Lipedema and Obesity - What's the Difference?

Lipedema is often misunderstood or mistaken for obesity. Although the diseases have different characteristics, they often occur together.

Lipedema and Obesity - What's the Difference?

Lipedema is a disease that is often misunderstood or mistaken for obesity or lymphedema. According to the World Health Organization (WHO), the definition of obesity is based on the Body Mass Index (BMI). You can calculate your BMI as follows: Bodyweight (kilogram) : (Body height)2 . A BMI of more than 30 kg/m2 means obesity, whereas a BMI of more than 25 kg/m2 means overweight. For the diagnosis of lipedema, the Waist-to-Height (WtH) ratio is more important than the BMI. The WtH ratio is beneficial to assess shape disproportions that are typical for lipedema.

In obese patients, the presence of excessive fat is associated with significant risks to their health: Overweight and obesity can both lead to chronic diseases of the heart and the cardiovascular system, diabetes, osteoarthritis, and also an increase the risk for some cancer types.

Lipedema and obesity have different characteristics that are summarized here:

Gender

  • Lipedema: Almost exclusively occurs in women.
  • Obesity: Occurs in both men and women.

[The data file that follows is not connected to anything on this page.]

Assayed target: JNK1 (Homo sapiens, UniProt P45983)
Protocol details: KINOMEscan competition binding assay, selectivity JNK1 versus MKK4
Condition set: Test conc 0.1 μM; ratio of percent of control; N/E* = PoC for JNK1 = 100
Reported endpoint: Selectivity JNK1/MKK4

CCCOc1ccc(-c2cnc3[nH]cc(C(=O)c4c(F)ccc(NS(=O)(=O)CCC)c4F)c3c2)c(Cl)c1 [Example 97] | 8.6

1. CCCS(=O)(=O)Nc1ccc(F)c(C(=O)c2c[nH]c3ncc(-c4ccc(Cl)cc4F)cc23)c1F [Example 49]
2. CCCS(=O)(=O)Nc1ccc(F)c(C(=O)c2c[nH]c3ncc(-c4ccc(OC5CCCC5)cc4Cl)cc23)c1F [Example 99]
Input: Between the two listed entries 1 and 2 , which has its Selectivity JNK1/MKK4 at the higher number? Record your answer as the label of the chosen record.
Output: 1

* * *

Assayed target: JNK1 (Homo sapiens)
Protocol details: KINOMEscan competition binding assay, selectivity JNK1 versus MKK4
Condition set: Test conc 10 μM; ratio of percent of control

Onset

  • Lipedema: Often associated with hormonal changes: puberty, birth control pills, pregnancy, menopause, and phases of weight gain.
  • Obesity: Obesity can already develop in early childhood, but it is not limited to a certain age group.

Family history 

  • Lipedema: Many lipedema patients report similar signs and symptoms in other female family members.
  • Obesity: Very common. 

Affected areas 

  • Lipedema: Lipedema usually symmetrically affects both legs or, less frequently, the arms. The hands or feet are not affected. Enlargement of the legs often results in shape disproportion – a narrow waist and larger hips and thighs
  • Obesity: Obesity affects the whole body, usually symmetrical. 

Common signs

  • Lipedema: The affected limbs are often tender, sensitive, or painful. The affected area feels different from normal body fat: it feels cooler, softer, and can appear dimpled like orange-peel. 
  • Obesity: No specific signs, especially no pain.

Complications and consequences

  • Lipedema: Overweight, limited social life, mental distress (incl. chronic stress, depression, and anxiety), joint problems, failed diets. 
  • Obesity: Significant health risks: chronic diseases of the cardiovascular system, heart, diabetes, degenerative disorders of the joints. 

Although lipedema and obesity are two different diseases, they often occur together. Experts report that up to 85% of lipedema patients are obese. Obesity in lipedema patients also increases the risk to the develop lymphedema. It can be difficult to diagnose lipedema, differentiate it from lymphedema or obesity, or find out that two or more diseases occur together.

Learn more about how lipedema is diagnosed

Up next

Signs and Symptoms of Lipedema

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